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From: kimball at stsci dot edu (Timothy Kimball)
Subject: Re: DBlib vs CTlib, please give me a clue!
Date: Oct 10 1997 4:33PM

harry.bochner@genome.corp:

: I certainly agree that for short, simple queries, your bottleneck
: is likely to be the overhead of fork(), exec(), and loading all
: your perl code.
: 
: But I'm wondering if anyone has done comparisons between mod_perl
: and FASTCGI. So far I haven't tried either one. On this mailing list
: I've heard mod_perl mentioned much more than FastCgi, but when I
: looked into FastCgi, it seemed like a more flexible and general
: technology. If any one has tried both, I'd be interested in hearing
: about their experiences.

Can't answer to that one, not having tried FastCGI (yet). It is more
general, in the sense that it can be done not just with Perl, but with
C or Java (if you're so inclined ;).

Since both FastCGI and mod_perl run pre-compiled Perl, it's not likely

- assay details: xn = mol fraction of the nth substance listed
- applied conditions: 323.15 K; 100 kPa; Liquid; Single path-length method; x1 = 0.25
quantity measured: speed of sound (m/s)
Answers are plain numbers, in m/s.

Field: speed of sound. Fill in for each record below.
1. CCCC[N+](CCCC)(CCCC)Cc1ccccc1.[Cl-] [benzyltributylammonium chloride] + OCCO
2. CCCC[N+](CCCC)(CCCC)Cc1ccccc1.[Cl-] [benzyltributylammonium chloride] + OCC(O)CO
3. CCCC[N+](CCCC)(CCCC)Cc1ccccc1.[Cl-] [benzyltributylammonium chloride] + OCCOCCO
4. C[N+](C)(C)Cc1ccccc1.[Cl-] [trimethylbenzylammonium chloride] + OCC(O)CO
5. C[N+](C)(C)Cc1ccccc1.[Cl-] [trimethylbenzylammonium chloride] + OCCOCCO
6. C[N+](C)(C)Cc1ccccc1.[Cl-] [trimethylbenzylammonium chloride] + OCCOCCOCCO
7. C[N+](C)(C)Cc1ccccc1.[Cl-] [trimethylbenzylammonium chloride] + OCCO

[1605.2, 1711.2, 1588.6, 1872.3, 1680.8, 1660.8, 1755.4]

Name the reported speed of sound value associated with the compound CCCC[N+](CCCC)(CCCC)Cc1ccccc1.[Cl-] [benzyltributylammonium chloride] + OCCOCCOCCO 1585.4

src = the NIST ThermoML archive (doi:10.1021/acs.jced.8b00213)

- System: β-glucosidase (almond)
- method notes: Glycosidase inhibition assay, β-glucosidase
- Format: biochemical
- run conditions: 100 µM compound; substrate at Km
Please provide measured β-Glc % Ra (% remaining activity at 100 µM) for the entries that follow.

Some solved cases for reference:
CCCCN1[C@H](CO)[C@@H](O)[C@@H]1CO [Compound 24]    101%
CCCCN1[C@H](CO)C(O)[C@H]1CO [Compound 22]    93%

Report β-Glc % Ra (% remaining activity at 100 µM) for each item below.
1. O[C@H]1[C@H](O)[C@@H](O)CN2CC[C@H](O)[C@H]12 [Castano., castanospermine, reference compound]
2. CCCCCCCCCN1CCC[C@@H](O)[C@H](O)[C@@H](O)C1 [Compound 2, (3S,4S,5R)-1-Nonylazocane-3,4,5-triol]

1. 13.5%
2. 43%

that one is going to have a blinding speed advantage over the other.

: One specific concern I have is handling development. During
: development you _want_ to reload the perl code every time, because
: you're constantly changing it. My impression is that with mod_perl,
: once your code has been read by the server, the only straightforward
: way to load a new version is to restart httpd, and that doesn't
: sound like something I want to do every five minutes. Am I wrong
: about this?...

Yes, you are. :)  I'm working on a mod_perl script right now. Changes
to the script are vested at the next invocation, when mod_perl detects
that the script or any modules it loads have changed (modification date
later than what mod_perl remembers). No need to restart the httpd
daemon. I believe the same is true for FastCGI.
--
Tim Kimball  Data Systems Division  kimball@stsci.edu  410-338-4417
Space Telescope Science Institute    http://www.stsci.edu/~kimball/
3700 San Martin Drive                http://archive.stsci.edu/
Baltimore MD 21218 USA               http://faxafloi.stsci.edu:4547/